#75251
    John D Salt
    John D Salt
    Participant

    If boardgaming (even excluding stuff like chess and Monopoly) is like the London Metropolitan Area, then miniature gaming is probably like Stoke-on-Trent or something.

    Much easier to get oatcakes in Stoke than in London.

    All the best,

    John.

    #75255
    Guy Farrish
    Guy Farrish
    Participant

    NB That’s Staffordshire Oatcakes to the rest of the UK (and world).

    Not to confused with the Scottish imitation:

    #75258
    Rhoderic
    Rhoderic
    Participant

    I’m a Britophile foodie; I make Staffordshire oatcakes on occasion and I love them 

    We’re still on topic, right? Yeah, we’re on topic.

    • This reply was modified 2 weeks, 5 days ago by Rhoderic Rhoderic.
    • This reply was modified 2 weeks, 5 days ago by Rhoderic Rhoderic.
    #75262
    Victoria Dickson
    Victoria Dickson
    Participant

    Not to get too far off topic, but I must admit that I find the “geography of geekdom” rather interesting. If boardgaming (even excluding stuff like chess and Monopoly) is like the London Metropolitan Area, then miniature gaming is probably like Stoke-on-Trent or something. “Probably” meaning “I’m just pretending I know what I’m talking about” in this case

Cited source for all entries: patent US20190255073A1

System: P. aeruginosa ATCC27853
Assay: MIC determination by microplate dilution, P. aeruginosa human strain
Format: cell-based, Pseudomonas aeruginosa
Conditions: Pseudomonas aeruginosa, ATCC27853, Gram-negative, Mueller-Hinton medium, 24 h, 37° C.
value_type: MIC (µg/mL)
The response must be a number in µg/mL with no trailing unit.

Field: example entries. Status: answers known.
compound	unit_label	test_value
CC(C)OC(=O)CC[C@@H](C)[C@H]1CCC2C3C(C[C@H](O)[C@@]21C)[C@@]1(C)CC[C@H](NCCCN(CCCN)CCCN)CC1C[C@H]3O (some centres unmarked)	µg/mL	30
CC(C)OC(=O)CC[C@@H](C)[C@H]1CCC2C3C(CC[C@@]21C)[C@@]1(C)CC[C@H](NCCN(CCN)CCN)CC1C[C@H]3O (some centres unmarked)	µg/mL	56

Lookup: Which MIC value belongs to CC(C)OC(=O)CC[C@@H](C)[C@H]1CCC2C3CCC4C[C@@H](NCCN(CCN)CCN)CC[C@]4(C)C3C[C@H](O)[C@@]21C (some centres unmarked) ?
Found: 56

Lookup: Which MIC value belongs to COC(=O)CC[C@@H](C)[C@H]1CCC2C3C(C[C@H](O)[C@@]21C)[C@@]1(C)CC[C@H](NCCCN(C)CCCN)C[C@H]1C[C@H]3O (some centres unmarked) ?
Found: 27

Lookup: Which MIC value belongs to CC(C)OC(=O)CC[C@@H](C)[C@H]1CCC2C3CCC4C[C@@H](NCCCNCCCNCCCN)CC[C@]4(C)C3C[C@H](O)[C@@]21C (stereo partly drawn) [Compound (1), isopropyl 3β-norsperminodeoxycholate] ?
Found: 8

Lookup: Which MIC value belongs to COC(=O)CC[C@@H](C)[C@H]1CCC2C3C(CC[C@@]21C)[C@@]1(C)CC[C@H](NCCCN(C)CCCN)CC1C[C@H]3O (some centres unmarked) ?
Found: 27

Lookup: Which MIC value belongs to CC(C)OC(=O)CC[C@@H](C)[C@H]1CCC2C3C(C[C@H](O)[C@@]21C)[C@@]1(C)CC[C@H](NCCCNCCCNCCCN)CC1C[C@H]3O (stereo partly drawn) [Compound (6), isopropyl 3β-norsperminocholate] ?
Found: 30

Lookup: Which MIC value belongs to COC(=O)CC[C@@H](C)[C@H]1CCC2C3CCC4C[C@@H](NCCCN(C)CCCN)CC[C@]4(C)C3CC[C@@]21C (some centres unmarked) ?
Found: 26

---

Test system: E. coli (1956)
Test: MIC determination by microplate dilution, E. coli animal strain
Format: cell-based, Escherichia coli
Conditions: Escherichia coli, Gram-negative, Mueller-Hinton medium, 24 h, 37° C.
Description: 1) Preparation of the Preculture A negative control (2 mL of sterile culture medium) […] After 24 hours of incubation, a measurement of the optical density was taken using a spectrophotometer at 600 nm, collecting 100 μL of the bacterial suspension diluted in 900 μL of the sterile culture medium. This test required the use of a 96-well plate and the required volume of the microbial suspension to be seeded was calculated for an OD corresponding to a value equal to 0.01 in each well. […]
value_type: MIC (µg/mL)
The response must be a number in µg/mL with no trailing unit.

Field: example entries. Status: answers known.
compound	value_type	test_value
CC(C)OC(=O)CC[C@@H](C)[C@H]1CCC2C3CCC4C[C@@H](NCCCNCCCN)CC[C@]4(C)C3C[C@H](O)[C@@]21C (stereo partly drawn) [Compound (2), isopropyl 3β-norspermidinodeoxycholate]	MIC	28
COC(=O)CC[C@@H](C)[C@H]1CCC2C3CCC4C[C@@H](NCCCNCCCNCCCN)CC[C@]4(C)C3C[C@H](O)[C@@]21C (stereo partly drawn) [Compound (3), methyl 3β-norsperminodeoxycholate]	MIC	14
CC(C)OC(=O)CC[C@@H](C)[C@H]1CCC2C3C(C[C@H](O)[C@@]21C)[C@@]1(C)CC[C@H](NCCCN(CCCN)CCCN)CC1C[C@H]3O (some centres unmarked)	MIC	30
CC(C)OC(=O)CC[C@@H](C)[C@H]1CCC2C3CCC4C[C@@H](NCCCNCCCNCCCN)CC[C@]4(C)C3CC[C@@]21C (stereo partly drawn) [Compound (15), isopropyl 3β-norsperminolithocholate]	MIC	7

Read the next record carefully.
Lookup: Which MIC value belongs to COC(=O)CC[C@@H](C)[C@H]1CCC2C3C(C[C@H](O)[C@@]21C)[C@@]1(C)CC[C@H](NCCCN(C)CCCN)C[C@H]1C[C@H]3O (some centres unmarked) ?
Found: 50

I think board wargaming is well down on where it used to be, the original big publishers disappeared at the end of the last century.  European style games and Big Box games with plastic figures seem to have taken their place on game shop shelves.  All the great board wargame magazines went too so far as I know, The General, Fire and Movement, The Grenadier.  You can still get the old style games, but they do seem more of a niche thing now. 🙁